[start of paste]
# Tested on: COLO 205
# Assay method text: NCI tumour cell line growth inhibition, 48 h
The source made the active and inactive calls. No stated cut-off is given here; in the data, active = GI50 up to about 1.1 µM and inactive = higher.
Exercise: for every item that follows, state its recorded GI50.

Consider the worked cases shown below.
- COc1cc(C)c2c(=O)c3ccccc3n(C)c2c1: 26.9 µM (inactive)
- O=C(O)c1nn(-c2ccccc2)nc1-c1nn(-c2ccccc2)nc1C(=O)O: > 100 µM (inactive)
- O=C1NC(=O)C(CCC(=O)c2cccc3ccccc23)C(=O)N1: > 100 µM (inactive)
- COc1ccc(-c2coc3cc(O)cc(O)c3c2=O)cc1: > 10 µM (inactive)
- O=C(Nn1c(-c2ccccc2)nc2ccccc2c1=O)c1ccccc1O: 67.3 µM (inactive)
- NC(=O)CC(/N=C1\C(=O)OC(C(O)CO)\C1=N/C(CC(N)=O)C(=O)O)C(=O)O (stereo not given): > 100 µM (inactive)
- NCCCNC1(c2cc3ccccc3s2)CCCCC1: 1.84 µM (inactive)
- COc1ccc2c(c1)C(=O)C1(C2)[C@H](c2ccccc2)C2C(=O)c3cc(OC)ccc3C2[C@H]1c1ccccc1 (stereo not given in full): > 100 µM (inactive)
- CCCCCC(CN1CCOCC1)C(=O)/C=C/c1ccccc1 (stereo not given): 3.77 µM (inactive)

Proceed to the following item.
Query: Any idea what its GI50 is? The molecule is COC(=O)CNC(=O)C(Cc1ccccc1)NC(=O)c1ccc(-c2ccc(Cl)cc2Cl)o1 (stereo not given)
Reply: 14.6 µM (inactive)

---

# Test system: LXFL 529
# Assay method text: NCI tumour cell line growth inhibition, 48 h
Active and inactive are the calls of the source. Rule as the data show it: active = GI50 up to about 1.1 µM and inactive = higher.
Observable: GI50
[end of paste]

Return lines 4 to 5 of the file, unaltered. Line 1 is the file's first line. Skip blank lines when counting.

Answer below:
Exercise: for every item that follows, state its recorded GI50.

Consider the worked cases shown below.